Senior Alex Du Bois was already familiar with the story, but no less inspired by it.
“What really shocked me was kind of looking into it and seeing how real this was,” Alex said. “They really thought [ingesting radium] was a good thing and it’s almost frightening in a way that this could be happening now.”
In that regard, Clements said she was interested to see the students draw a correlation to vaping, which is much-contested now.
“[It] speaks to them, as well, because they know people who do,” she said.
And both Audrey and Alex agreed that audiences their age would find many familiar themes at play in “Radium Girls.”
“I think it’s going to take a little bit because I think the reaction is going to be, ‘Oh, it’s an old play,’” Audrey said. “But I think we’re going to be able to convince people to go, and once we convince people to go, they’re going to see it isn’t just some old play that doesn’t have any relevance anymore or is boring to watch.”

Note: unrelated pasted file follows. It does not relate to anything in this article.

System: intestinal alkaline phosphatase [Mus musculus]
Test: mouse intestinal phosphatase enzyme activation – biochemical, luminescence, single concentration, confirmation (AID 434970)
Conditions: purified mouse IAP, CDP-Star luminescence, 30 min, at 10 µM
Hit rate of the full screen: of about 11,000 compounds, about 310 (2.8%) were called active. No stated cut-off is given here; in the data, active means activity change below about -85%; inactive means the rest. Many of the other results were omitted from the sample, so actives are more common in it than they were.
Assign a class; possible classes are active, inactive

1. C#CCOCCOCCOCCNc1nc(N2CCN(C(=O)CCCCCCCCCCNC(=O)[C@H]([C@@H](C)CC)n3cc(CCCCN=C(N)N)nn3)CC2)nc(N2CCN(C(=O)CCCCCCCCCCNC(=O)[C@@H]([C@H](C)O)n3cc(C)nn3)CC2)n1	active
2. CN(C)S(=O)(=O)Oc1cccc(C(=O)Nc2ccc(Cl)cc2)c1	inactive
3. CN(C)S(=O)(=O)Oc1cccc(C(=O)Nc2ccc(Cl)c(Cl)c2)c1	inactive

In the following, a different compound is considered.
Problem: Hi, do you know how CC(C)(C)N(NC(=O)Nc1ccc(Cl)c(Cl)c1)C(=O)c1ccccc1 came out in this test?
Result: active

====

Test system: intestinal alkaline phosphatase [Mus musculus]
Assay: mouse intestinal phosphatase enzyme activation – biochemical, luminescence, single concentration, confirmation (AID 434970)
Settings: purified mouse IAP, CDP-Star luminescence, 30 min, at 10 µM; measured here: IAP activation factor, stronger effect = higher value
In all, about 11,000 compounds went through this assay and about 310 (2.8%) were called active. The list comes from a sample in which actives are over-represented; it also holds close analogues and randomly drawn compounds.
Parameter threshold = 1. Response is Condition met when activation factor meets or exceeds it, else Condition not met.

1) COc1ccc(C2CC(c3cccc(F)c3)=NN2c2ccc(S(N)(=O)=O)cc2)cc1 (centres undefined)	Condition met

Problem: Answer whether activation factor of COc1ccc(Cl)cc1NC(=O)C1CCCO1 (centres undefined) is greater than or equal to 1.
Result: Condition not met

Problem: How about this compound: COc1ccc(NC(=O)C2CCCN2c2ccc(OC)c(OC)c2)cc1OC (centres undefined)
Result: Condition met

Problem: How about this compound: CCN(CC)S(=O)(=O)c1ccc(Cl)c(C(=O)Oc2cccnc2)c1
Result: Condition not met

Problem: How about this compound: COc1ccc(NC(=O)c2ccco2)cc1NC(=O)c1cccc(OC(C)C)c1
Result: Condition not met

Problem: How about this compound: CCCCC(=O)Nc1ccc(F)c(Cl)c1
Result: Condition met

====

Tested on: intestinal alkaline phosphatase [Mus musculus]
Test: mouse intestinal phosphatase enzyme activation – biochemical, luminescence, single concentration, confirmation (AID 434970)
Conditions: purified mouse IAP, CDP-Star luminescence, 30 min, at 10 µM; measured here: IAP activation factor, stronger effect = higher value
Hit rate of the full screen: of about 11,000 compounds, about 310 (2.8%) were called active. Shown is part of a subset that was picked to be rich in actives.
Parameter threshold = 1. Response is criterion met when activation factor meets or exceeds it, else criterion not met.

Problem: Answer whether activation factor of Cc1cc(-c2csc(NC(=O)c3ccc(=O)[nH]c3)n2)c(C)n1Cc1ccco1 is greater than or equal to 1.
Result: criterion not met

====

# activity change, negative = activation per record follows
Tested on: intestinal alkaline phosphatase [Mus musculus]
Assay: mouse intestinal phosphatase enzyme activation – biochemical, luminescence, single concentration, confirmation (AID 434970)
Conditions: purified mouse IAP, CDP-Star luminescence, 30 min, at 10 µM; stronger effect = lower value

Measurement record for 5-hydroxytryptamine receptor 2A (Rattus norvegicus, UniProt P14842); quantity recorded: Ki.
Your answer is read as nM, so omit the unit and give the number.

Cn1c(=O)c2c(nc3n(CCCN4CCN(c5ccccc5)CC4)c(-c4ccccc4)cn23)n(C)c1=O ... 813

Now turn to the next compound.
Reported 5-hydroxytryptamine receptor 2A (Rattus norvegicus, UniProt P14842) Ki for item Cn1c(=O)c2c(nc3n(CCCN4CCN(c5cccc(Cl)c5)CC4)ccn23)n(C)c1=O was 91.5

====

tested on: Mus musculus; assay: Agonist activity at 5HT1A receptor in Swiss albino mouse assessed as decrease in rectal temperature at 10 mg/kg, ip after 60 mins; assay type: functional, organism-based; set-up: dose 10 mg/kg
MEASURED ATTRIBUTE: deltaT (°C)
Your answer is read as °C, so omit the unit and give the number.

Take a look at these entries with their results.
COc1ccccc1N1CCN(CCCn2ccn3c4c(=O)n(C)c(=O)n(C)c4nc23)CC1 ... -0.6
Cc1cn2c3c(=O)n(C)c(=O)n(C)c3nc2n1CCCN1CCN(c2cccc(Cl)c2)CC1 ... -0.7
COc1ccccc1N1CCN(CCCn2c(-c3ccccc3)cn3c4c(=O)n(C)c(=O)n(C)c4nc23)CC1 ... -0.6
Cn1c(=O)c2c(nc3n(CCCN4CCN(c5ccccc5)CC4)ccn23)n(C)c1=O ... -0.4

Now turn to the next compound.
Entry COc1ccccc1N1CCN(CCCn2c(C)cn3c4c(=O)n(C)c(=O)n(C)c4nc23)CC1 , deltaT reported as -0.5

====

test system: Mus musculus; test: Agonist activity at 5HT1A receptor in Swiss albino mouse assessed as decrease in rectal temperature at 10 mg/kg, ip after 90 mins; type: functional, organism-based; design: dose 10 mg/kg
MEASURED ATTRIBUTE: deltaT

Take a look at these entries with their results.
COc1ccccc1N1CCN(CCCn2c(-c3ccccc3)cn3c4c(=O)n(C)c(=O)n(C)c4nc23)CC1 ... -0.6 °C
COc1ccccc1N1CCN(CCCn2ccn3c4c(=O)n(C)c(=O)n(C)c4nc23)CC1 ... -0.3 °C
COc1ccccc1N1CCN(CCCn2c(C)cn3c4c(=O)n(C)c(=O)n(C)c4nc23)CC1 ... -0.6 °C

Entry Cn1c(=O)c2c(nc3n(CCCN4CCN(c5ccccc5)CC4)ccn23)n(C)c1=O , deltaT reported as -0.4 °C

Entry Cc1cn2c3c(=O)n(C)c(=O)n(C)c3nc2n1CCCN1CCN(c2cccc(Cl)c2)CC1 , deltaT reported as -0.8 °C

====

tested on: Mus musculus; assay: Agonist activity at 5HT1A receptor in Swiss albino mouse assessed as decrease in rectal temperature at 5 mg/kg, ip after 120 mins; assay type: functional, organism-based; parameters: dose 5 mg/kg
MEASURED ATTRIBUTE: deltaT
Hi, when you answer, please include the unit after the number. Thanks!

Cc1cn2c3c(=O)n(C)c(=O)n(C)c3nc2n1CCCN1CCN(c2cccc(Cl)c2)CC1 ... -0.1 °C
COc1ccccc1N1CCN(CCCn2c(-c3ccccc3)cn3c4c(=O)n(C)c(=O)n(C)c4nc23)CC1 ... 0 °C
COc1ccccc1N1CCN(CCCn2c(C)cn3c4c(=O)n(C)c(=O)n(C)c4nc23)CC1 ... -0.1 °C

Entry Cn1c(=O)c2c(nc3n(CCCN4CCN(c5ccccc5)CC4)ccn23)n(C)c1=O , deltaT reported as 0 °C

“Radium Girls” will be staged at Woodward Middle School (9125 Sportsman Club Road NE) at 3 and 7:30 p.m. Saturday, Oct. 26; 7:30 p.m. Friday, Nov. 1; and 3 p.m. Saturday, Nov. 2.
Tickets, $8 for students and $10 for everyone else, are available at the door or in advance via www.bisd303.org/Page/3967.
The cast is also holding a food drive, and those who contribute a donation will get early entry and first choice of seating.
The comparative weightiness of the subject has actually seemed to imbue the cast with a sense of purpose that is reflected in their eagerness to work through the inconveniences of switching stages, Clements said, as well as the student-run food drive and just general enthusiasm.
“A lot of them feel empowered by the fact that they get to take something on and it’s heavy,” she said. “It’s not a teen edition; this is the actual thing that adult actors would use as well and it excites them.”